Derivative of 1/x

 

 

Source: https://www.facebook.com/MathematicalMemesLogarithmicallyScaled/photos/a.1605246506167805/2700740763285035/?type=3&theater

Another poorly written word problem (Part 11)

Another bonehead word problem. Notice the word “her”. While Usain Bolt holds the current 100-meter world record of 9.58 seconds, the women’s world record is currently 10.49 seconds.

Source: https://scontent-dfw5-1.xx.fbcdn.net/v/t1.0-9/41162366_10156764197664445_5296338349831749632_n.jpg?_nc_cat=105&_nc_ht=scontent-dfw5-1.xx&oh=dded9c1b5f815ec2bdf62f79b0f34582&oe=5C9A8EEB

Another poorly written word problem (Part 10)

The current women’s world record for the long jump is 7.52 meters, or 24 feet, 8 inches.

Source: https://www.facebook.com/FloTrack/photos/a.432324889444/10156740897914445/?type=3&theater

Why Should Physicists Study History?

I’ve always enjoyed reading about the history of both mathematics and physics, and so I really appreciated this perspective from Physics Today magazine about the importance of this field. One of many insightful paragraphs:

And a more human physics is a good thing. For starters, it makes physics more accessible, particularly for students. Many promising students drop out of the sciences because the material seems disembodied and disconnected from their lives. Science education researchers have found that those lost students “hungered—all of them—for information about how the various methods they were learning had come to be, why physicists and chemists understand nature the way they do, and what were the connections between what they were learning and the larger world.” Students can potentially lose the wonder and curiosity that drew them to science in the first place. Historical narratives naturally raise conceptual, philosophical, political, ethical, or social questions that show the importance of physics for the students’ own lives. A field in which people are acknowledged as people is much more appealing than one in which they are just calculating machines.

The whole article can be found here: https://physicstoday.scitation.org/doi/full/10.1063/PT.3.3235

Richard Feynman’s Integral Trick

“I had learned to do integrals by various methods shown in a book that my high school physics teacher Mr. Bader had given me. [It] showed how to differentiate parameters under the integral sign — it’s a certain operation. It turns out that’s not taught very much in the universities; they don’t emphasize it. But I caught on how to use that method, and I used that one damn tool again and again. [If] guys at MIT or Princeton had trouble doing a certain integral, [then] I come along and try differentiating under the integral sign, and often it worked. So I got a great reputation for doing integrals, only because my box of tools was different from everybody else’s, and they had tried all their tools on it before giving the problem to me.” (Surely you’re Joking, Mr. Feynman!)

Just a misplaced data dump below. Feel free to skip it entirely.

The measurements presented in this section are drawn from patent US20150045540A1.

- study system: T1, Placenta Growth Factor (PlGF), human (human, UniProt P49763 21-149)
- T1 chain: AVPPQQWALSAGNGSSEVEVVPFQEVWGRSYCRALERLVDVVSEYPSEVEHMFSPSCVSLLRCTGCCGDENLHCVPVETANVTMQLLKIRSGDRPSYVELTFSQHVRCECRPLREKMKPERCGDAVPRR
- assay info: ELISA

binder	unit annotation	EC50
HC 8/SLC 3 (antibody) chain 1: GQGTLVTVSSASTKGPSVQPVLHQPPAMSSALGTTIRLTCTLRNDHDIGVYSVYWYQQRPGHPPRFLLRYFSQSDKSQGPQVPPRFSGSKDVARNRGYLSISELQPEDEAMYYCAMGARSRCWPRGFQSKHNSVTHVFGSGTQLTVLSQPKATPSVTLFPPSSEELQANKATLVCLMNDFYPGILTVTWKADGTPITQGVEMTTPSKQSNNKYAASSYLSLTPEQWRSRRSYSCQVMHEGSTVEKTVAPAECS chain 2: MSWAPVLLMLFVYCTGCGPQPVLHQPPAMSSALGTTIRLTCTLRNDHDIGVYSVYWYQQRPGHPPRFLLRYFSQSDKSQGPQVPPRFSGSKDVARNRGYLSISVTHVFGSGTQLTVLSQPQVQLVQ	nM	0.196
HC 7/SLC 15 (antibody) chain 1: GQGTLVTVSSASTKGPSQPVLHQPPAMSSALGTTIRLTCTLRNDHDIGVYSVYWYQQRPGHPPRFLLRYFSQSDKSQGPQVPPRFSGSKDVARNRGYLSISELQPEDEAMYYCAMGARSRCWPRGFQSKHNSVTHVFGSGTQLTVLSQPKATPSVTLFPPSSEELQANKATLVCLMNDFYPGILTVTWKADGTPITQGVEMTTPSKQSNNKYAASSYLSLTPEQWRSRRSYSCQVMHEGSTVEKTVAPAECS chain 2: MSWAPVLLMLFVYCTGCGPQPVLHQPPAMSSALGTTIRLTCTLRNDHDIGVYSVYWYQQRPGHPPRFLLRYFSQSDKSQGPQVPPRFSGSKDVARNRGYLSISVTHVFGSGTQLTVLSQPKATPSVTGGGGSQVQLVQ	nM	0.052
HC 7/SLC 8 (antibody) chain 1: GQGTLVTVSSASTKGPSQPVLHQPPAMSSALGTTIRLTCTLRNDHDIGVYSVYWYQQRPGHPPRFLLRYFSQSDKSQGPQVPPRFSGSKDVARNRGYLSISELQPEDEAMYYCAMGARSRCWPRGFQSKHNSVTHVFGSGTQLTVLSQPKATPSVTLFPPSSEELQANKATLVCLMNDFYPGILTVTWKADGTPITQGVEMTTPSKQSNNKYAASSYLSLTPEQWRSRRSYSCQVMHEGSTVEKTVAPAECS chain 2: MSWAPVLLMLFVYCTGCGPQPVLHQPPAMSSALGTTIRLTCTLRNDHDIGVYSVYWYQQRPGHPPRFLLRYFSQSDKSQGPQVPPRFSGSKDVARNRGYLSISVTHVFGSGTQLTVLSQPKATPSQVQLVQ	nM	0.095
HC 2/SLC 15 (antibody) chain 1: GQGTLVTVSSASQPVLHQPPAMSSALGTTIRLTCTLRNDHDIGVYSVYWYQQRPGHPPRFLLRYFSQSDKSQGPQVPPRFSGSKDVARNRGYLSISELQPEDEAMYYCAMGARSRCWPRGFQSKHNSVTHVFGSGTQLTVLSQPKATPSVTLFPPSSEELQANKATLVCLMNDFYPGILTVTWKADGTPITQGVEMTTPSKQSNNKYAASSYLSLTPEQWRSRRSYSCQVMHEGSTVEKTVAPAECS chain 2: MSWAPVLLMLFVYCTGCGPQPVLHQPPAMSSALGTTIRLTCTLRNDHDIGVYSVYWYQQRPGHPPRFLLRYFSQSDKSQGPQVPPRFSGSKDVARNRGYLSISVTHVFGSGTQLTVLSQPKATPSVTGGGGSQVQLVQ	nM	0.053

I read Surely You’re Joking, Mr. Feynman! dozens of times when I was a teenager, and I was always curious about exactly what this integration technique actually was. So I enjoyed reading this article about the Leibniz Integration Rule: https://medium.com/dialogue-and-discourse/richard-feynmans-integral-trick-e7afae85e25c

Texas slide rule competitions

I got a kick out of reading this retrospective of Texas high school slide rule competitions… including a 1959 picture of Janis Joplin on her high school slide rule team and a 1980 Dallas Morning News article eulogizing the competition.

https://mikeyancey.com/uil-slide-rule-resources/

Fibonacci joke

Source: https://www.facebook.com/Tysonism/photos/a.313776598684093/1921522124576191/?type=3&theater